The Quick 6: An intro To JSquared
JSquared is a well loved producer with a big reputation for recrafting cherished classics into dancefloor gold for today’s clubs. More recently he has also been releasing more of his own original tracks and picking up some serious attention for them.
His latest release see’s him teaming up again with Poppy WS with whom he collaborated last year on the excellent Lucid Love for Kitsune. They have also drafted in the talented Tukuma for a strong team. The result Looking For is a delightful slice of summer edged Nu Disco, it’s a wonderfully rounded track, great songwriting, production and warm and inviting vocal performances. It’s a real statement of intent from JSquared as he looks to cement that production reputation.
We have been very impressed with his journey thought the scene over the last couple of years and thought it was high time that we got him in for a chat. He also put together a great mix for us. Check it out below as we get to know JSquared a little better and please make sure you give it a share over on soundcloud and help spread the love!
Q1: Who is JSquared?
I grew up in Australia living between Melbourne and Perth. My dad was a musician and I probably got into music through his influence. I bought my first CD in 1994, Offspring ‘Smash.’ when I was about ten years old. I used to imagine I was in the band playing along with the songs, and all my friends at school were watching me thinking how cool I am, haha. In my teens I moved on to hiphop and started rapping and making beats on my Dad’s drum machine. It was called a Roland dr-5 and it was super basic. The first production software I used was called Rebirth, it was a like a four track 808 sequencer.
I started rapping in battles for a few years and got pretty good at it. I represented Western Australia in a couple of national battles and one international final. I was getting flown around with free accommodation at each event for a while, had a bit of a following, it was a great time. I got sick of rapping, or wasn’t progressing and decided to focus on production. I went to Japan with my girlfriend, started living there and trying to make a career in music. That was back in 2008. I went back to university, graduated in Kyoto and I have been living in Tokyo ever since.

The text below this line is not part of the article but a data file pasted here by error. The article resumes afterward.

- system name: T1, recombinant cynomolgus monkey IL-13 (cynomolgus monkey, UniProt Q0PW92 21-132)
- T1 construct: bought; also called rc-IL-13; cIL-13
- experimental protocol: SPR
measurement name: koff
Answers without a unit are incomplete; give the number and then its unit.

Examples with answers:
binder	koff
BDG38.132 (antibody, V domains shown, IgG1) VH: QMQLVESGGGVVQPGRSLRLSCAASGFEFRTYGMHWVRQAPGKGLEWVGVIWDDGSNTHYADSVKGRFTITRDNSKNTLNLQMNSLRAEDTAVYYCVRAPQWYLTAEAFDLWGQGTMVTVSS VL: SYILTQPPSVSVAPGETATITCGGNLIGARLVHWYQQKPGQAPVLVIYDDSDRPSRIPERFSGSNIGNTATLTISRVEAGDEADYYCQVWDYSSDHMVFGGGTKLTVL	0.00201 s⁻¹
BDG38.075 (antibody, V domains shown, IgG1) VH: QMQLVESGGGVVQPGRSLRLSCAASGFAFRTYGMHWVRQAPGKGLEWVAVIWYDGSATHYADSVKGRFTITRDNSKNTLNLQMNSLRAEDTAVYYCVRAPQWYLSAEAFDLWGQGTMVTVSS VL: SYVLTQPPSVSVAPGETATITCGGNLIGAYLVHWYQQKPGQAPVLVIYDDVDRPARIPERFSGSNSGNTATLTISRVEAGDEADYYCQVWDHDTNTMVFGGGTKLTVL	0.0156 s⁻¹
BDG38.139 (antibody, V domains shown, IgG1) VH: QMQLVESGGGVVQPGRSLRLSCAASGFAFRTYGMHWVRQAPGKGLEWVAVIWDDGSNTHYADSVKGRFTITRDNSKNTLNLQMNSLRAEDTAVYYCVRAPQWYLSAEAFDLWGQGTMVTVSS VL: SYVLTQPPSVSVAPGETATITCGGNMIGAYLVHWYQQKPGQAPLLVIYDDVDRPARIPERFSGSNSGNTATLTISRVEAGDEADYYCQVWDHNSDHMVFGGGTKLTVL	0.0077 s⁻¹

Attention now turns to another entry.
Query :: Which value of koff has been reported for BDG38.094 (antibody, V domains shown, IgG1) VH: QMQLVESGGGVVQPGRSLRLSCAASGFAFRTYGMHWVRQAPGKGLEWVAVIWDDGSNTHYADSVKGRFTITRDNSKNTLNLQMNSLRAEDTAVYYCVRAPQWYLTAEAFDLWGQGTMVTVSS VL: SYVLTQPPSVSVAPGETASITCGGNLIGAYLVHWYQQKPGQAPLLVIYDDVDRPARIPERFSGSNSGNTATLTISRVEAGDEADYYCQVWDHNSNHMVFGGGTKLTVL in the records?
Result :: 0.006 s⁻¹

In 2014 I made this rework of ‘Shanice – I love your Smile.’ My Perth friend (and disco legend) Causal Connection shared it and encouraged me to put out more reworks. This bought it a whole lot of attention and it ended up getting signed to a label and from there on things started happening. The following year I signed my first EP to NDYD and from that received enough attention and support to release a string of edits and singles on various labels. Another person who helped me get noticed was DJ Jerry Bouthier, after he released my 2nd EP on his Continental Records label I got in touch with Kitsune and ended releasing my first original single on their label in 2019.
Q2: What is your latest release?
I’m releasing originals and edits and kind of keeping them separate. My most recent edit release was on Casual Connection’s M2MR label and its called ‘Disco Jamboree.’ I only learned the meaning of the word Jamboree recently, a great word! So yeah, disco party vibes all the way.
Grab it here: https://www.traxsource.com/title/1377867/disco-jamboree
Q3: Who are your greatest influences as a producer?
Ok I’m going to ramble on for a bit here. My main influences are Daft Punk, JDilla and Oliver. I don’t listen to them as much these days but they all helped shape the music I’m making today.